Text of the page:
Irish Mail on Sunday April 22, 2012
There are two key assumptions underlying the Governmentâ€™s decision to impose water charges. The first is that the investment will yield a real return and the second is that, as a revenue raising exercise, charges are fairer and economically more effective than the alternatives such as higher income and wealth taxes.
Installing meters will not, of itself, create any wealth. The meters will be imported and the employment gains could be equally achieved through other capital investment programmes that would certainly yield a real return. There is a wide range of possibilities from insulating homes to improving flood defences. But the obvious alternative would be to use the money that will be spent on installing meters, on improving the current water supply infrastructure, plugging many existing leaks and providing for future needs.
Itâ€™s not that we are short of water.Â Britain has a population ten times larger, a land mass only three times larger and far less rainfall. It gets by.Â With a little investment we should have potable water to spare for the foreseeable future. But the only possible gain to be derived from water meters will be reduced consumption.
But will that produce sufficient savings to even cover the costs of installing the meters, yet alone yield a real return?Â I very much doubt it. Instead of paying for water through general taxation, weâ€™ll be paying through water charges. We will certainly end up paying more for less. Weâ€™ll be using less water but having to bear the extra cost of the meters, their installation and maintenance, and the bill collection scheme.
Incidentally, the sophisticated domestic bill system operated by Bord Gais, which will be running the new water board, is part of its energy retail division thatâ€™s up for privatisation.
Part of the rational, according to Taoiseach Enda Kenny, is to broaden the tax base and lessen the need for extra taxes on income.Â To a well-orchestrated chorus, he regularly repeats his opposition to what he describes as taxes on work as if there is general agreement that income taxes are the worst possible alternative.
But the truth is that we are still not a heavily taxed society. There is ample scope for taking more in tax from high-income earners and from the wealthy without eliciting adverse economic consequences.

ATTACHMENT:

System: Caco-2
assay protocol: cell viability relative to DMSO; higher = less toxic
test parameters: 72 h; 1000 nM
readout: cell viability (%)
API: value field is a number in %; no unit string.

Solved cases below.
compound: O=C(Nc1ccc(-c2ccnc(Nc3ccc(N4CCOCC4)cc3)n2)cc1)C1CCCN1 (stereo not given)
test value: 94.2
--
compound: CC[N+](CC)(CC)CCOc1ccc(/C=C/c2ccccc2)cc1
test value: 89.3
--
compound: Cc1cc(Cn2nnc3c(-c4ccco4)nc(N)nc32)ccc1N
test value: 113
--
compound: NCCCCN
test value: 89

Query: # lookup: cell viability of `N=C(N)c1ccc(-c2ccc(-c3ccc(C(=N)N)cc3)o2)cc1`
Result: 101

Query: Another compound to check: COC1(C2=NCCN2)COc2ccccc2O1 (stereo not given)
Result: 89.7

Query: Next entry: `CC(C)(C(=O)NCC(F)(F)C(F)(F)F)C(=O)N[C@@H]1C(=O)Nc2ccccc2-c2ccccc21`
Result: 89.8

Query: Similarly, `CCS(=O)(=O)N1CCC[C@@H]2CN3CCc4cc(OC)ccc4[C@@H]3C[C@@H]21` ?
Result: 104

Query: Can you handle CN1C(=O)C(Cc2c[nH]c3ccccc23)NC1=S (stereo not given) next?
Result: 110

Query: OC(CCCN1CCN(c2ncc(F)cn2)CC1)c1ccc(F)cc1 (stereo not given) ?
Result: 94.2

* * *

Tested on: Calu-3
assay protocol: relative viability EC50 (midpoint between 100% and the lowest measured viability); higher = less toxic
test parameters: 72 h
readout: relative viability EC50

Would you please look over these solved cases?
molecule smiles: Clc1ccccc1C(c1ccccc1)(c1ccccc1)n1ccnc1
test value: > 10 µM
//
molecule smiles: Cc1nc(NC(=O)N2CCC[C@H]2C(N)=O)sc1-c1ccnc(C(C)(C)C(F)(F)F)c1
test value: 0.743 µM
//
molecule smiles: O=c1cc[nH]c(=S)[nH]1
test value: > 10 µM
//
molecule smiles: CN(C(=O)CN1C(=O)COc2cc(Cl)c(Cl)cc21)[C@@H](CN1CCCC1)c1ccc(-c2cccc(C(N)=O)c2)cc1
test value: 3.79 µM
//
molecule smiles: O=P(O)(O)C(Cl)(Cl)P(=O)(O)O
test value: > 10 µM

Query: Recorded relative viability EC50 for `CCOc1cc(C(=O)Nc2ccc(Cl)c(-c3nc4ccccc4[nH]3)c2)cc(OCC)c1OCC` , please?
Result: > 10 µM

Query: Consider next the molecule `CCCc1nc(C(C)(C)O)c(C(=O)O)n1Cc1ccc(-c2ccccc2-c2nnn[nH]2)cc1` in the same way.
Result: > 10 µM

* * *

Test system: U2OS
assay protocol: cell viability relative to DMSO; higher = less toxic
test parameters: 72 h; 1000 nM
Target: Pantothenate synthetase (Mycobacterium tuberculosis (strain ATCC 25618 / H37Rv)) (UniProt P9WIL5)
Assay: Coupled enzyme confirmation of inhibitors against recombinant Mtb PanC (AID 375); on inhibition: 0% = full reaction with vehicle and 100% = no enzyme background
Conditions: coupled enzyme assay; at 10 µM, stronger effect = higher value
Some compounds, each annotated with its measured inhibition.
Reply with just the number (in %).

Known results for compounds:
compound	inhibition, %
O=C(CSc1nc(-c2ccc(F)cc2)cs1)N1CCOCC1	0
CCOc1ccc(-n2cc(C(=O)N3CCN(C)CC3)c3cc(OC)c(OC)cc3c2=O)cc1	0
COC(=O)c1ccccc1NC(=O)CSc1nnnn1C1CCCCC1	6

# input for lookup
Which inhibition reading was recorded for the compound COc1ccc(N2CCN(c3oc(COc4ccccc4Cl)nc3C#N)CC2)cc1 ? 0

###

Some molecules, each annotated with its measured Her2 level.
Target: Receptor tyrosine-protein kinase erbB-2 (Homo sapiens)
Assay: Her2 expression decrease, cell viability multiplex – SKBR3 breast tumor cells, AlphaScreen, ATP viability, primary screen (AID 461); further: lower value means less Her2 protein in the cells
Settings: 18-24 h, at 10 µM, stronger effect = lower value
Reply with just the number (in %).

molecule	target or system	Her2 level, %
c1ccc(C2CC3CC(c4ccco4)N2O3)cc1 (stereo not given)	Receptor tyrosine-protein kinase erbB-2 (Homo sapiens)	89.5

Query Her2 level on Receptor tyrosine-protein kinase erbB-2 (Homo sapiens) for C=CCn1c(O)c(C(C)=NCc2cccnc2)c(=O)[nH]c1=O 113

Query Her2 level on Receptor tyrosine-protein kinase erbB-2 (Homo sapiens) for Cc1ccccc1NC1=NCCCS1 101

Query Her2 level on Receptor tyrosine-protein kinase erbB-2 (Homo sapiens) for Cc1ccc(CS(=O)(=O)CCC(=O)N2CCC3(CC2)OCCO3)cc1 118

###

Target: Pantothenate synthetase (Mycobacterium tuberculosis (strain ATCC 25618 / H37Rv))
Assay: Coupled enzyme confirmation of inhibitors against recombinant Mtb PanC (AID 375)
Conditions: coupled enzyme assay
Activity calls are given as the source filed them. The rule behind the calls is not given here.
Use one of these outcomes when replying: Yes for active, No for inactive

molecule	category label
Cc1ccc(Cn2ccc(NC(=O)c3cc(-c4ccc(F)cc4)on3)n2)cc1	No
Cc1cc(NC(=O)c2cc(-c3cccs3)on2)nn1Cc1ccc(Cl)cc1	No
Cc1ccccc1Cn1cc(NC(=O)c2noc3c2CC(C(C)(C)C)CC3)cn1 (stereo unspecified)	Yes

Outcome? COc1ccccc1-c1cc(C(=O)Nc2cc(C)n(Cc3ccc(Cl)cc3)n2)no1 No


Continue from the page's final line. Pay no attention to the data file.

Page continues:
According to provisional figures released by the Revenue Commissioners income taxes took only 14.4% of our gross income last year. That was up from 13% in 2010.
Thatâ€™s an average across the board and, of course, many paid a far higher proportion of their income in tax. But many paid less. The tax system is progressive so that the higher your income, the higher the percentage taken in tax.Â But at the top of the pile, there were 117 taxpayers who declared incomes in excess of â‚¬2 million last year. Their total income was over a billion â€“ an average of â‚¬8.6 million each â€“ and on average they paid only 34% in tax. The 519 taxpayers on annual incomes of between â‚¬1 million and â‚¬2 million paid 27%.
Those opposed to higher income taxes ignore these effective tax rates, preferring to zone in on the top marginal tax rate of 52% which doesnâ€™t take account of basic tax credits or the many still generous concessions available particularly to higher earners.
Many taxpayers pay tax at 52% but only on the very top slice of their income. Itâ€™s made up of 41% tax, 4% PRSI and 7% Universal Social Charge.Â But nobody pays anything close to that on his or her total income.
Those with incomes of between â‚¬40,000 and â‚¬50,000 paid 11.6% of their incomes in tax. The effective tax rate rose to 20% for those on incomes of between â‚¬90,000 and â‚¬100,000 and to 25% for those on between â‚¬150,000 and â‚¬175,000.
The continuing, erroneous, claims that we are a high taxed society are likely to do more harm to the economy, than any extra taxes on high income and wealth ever would. Historically we are paying far less tax now than we have done in the past. The tax take is currently about 38% of national income, well down on the peak of 45% hit in 1983 when incomes above â‚¬10,000 were taxed at 65%.
That compares with 48% in Denmark, 43% in Belgium and Italy and 46% in Spain.
Theyâ€™re global tax figures but the claim that higher income taxes would put us at a severe competitive disadvantage in attracting foreign investment. Tax and social welfare costs are very low on Irish employers compared with their EU counterparts.
One way of measuring this competitive advantage is to compare how much it costs an employer to provide a worker with take-home pay of â‚¬100. The OECD has done the comparison for single workers on the average wage.
It Ireland it cost â‚¬143, the lowest among the EU countries. The comparative figure for Belgium is â‚¬224. Itâ€™s â‚¬196 in France and Germany, and â‚¬165 in Spain.
Neither of the assumptions being used to justify water charges holds water.